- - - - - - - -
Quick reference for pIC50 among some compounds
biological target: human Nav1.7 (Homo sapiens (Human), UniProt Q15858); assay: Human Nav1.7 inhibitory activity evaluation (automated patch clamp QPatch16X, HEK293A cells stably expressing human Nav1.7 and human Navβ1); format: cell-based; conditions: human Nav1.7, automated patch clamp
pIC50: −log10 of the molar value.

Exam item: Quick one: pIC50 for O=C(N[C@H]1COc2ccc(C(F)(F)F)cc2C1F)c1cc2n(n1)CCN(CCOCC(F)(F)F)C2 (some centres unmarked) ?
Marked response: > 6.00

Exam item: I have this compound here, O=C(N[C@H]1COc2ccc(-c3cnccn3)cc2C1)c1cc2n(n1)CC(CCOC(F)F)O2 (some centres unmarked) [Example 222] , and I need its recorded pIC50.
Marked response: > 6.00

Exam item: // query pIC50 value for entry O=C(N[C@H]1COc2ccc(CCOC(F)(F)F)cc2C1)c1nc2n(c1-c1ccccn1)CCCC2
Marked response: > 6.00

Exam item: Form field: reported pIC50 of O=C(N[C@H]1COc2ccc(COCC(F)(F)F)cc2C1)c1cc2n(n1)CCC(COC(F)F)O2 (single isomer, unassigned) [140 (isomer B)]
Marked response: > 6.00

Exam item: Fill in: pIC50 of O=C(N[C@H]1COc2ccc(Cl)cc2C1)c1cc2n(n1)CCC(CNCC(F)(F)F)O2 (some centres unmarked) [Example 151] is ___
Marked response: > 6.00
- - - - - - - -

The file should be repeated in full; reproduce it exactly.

Quick reference for pIC50 among some compounds
biological target: human Nav1.7 (Homo sapiens (Human), UniProt Q15858); assay: Human Nav1.7 inhibitory activity evaluation (automated patch clamp QPatch16X, HEK293A cells stably expressing human Nav1.7 and human Navβ1); format: cell-based; conditions: human Nav1.7, automated patch clamp
pIC50: −log10 of the molar value.

Exam item: Quick one: pIC50 for O=C(N[C@H]1COc2ccc(C(F)(F)F)cc2C1F)c1cc2n(n1)CCN(CCOCC(F)(F)F)C2 (some centres unmarked) ?
Marked response: > 6.00

Exam item: I have this compound here, O=C(N[C@H]1COc2ccc(-c3cnccn3)cc2C1)c1cc2n(n1)CC(CCOC(F)F)O2 (some centres unmarked) [Example 222] , and I need its recorded pIC50.
Marked response: > 6.00

Exam item: // query pIC50 value for entry O=C(N[C@H]1COc2ccc(CCOC(F)(F)F)cc2C1)c1nc2n(c1-c1ccccn1)CCCC2
Marked response: > 6.00

Exam item: Form field: reported pIC50 of O=C(N[C@H]1COc2ccc(COCC(F)(F)F)cc2C1)c1cc2n(n1)CCC(COC(F)F)O2 (single isomer, unassigned) [140 (isomer B)]
Marked response: > 6.00

Exam item: Fill in: pIC50 of O=C(N[C@H]1COc2ccc(Cl)cc2C1)c1cc2n(n1)CCC(CNCC(F)(F)F)O2 (some centres unmarked) [Example 151] is ___
Marked response: > 6.00